This is how well things are going for the Orioles: Scott Erickson has won his first two decisions of the season and catcher Chris Hoiles is batting .303. Even the slow starters are off to fast starts.
Erickson is off to the best start of his career, in fact. He had never before started a season with two straight wins, but he threw eight strong innings last night to defeat the Minnesota Twins, 4-2, before 36,288 at Camden Yards.
OK, so maybe 2-0 isn't all that exciting, but when you consider that Erickson came into 1997 with a career 5-15 record in April, and when you consider that he came into the season with a groin strain, this is a pretty positive development. Make that another pretty positive development.
The victory was the fourth in a row for the Orioles, who have opened the season with eight victories in their first 10 games. They got a big insurance run in the eighth inning on a single from outfielder Jeffrey Hammonds, who has been another unexpected delight. They got a big hit from slumping B. J. Surhoff. Streaking Brady Anderson reached base three more times. Reliever Randy Myers closed out the ninth for his fifth save in five attempts.
The era of good feelings has begun. The Orioles have exceeded all early-season expectations and are showing no sign of the roster vulnerability that eventually turned around last year's quick start.
Everything that could go right did, right down to the decision to hold Erickson back several days to make last night's start against the team with which he spent the first 5 1/2 years of his major-league career. He gave up just five hits and used his sinker so effectively that he got 16 outs on ground balls, including three double plays.
"That reminded me of Scotty last September," said manager Davey Johnson. "He just seemed to get into a zone there after the first few innings. When you get that many ground balls with our defense, you're going to have some fun. If Scotty does that all season, he's going to have some kind of year."
Erickson, 21-8 in September and October, faced the minimum 15 batters over his final five innings, allowing only one hit.
"I hadn't pitched in a few days so I didn't want to overthrow. I just wanted to let the defense do the job behind me," Erickson said.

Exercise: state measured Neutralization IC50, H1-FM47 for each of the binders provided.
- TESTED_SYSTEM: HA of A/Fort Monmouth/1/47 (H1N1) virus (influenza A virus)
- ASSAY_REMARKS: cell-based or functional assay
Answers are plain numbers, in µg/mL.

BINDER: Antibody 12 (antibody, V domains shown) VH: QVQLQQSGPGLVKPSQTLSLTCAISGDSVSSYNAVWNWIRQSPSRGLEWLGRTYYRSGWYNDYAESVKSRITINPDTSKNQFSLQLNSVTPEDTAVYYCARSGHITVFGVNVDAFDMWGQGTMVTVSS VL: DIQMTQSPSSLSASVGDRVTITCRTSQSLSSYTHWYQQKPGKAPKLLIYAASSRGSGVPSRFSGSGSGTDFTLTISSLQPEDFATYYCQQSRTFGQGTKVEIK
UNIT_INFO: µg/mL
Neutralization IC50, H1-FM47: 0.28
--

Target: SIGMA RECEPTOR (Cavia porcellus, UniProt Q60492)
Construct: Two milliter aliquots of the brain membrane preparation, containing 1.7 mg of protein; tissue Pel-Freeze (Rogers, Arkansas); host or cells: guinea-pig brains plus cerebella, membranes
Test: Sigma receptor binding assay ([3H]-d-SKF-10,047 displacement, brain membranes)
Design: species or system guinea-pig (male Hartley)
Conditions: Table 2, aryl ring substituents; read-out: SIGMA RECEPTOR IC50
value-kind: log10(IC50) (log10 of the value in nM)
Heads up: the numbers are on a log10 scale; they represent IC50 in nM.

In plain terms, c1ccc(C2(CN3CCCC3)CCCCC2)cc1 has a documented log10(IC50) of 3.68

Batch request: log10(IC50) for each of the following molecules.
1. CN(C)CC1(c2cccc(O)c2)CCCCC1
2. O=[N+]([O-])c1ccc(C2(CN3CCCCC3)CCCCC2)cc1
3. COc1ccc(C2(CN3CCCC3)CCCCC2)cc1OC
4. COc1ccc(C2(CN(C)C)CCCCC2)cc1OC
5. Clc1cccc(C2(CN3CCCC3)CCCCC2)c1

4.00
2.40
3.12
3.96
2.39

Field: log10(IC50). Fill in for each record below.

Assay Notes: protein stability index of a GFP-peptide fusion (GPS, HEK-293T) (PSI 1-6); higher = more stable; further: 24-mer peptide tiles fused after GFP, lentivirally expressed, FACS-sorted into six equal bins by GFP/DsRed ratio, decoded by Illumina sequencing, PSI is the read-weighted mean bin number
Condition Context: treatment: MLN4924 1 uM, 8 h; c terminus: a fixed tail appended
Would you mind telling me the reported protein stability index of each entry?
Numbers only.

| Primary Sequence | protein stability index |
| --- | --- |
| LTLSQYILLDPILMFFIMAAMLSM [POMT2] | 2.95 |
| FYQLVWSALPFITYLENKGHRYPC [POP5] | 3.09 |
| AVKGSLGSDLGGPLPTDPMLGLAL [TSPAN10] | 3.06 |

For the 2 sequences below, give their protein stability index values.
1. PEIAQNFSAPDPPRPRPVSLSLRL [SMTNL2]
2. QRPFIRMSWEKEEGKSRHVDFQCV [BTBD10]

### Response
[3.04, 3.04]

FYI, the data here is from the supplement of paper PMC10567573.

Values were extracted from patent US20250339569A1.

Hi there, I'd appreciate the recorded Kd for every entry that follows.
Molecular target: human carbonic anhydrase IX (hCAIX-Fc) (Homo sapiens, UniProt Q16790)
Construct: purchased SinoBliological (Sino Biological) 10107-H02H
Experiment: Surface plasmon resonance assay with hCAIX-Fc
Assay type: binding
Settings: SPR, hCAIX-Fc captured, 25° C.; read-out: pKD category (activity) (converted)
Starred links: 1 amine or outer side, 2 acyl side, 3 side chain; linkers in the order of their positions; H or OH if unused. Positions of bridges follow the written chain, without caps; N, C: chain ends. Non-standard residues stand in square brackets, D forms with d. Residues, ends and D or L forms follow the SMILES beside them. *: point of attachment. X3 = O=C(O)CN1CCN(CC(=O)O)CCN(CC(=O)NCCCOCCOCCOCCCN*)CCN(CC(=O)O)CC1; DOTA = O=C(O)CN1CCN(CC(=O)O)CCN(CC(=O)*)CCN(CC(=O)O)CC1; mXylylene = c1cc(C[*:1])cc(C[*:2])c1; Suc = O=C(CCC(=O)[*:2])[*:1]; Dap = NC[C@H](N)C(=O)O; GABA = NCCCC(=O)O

Erickson, who last appeared on April 4, originally was scheduled to pitch Thursday night in Kansas City, but was pushed back in the rotation after the game was postponed because of icy rain. He wasn't thrilled to wait another four days to take the mound, but Johnson wanted to keep Mike Mussina and Jimmy Key on their regular schedules.
"Sometimes that happens," Erickson said. "It's unfortunate that the weather causes things like that to happen, but it worked out OK."
Mussina and Key pitched outstanding games over the weekend and Erickson got some extra time to shake off a nagging groin strain. He looked a little rusty in the early innings, but settled down in time to extend a string of solid performances by the Orioles starting rotation. In the last five games, Orioles starters have worked 36 innings and given up just eight earned runs, for a combined 2.00 ERA.
Erickson struck out Rich Becker to start the game, but bounced a curveball off the helmet of former teammate Chuck Knoblauch and gave up back-to-back singles to Matt Lawton and Terry Steinbach for a run.
The heart of the Twins' lineup nicked him again in the third, when Lawton tripled off the top of the center-field fence and Steinbach brought him home with a sacrifice fly to center.
It wasn't an awe-inspiring performance by Erickson, who struck out four and walked two in only his seventh career win in April, but it was more than good enough to put a hot club in position to win.
The Orioles came back to score three times in the bottom of the third inning and might have broken the game open if not for a spectacular play by Twins shortstop Pat Meares.
Twins starter Bob Tewksbury (0-2) struggled badly in the third, allowing the first four batters to reach base before getting Eric Davis on a called third strike for the first out of the inning. Roberto Alomar drove in the first Baltimore run with an infield hit and the Orioles got two more on back-to-back one-out singles by Cal Ripken and Surhoff.
The inning might have been much bigger if Meares had not lunged far to his right to snag a sharp one-hopper by Hammonds and turn a flashy double play to get Tewksbury out of trouble.
Erickson couldn't complain about his defense either. Ripken ranged far to his left and made a full reverse pivot to gun down Knoblauch in the second inning, then turned a nice double play on a sharp grounder by Meares in the fourth. Ripken leads the club with three errors, but he has made several spectacular plays during the first two weeks of the season and appears to be adapting well at third base.
"I was able to get a lot of ground balls," Erickson said, "and I was fortunate that most of them were hit at someone. We've got an excellent, sure-handed defense, with possibly four guys who could win Gold Gloves."
Both starters collected themselves after the third inning. Erickson did not give up another hit until the eighth and Tewksbury allowed just a single to Ripken during the middle innings on the way to a seven-inning performance in which he gave up just three runs on seven hits.
"Tewks pitched a terrific game for us," Minnesota manager Tom Kelly said. "Hold that lineup to three runs, I think most managers would take that."
Opponent: Minnesota Twins
Site: Camden Yards
Time: 7: 35
TV/Radio: HTS/WBAL (1090 AM)
Starters: Twins' Scott Aldred (1-0, 6.97) vs. Orioles' Scott Kamieniecki (0-0, 5.06)
Tickets: About 9,000 remain
Pub Date: 4/15/97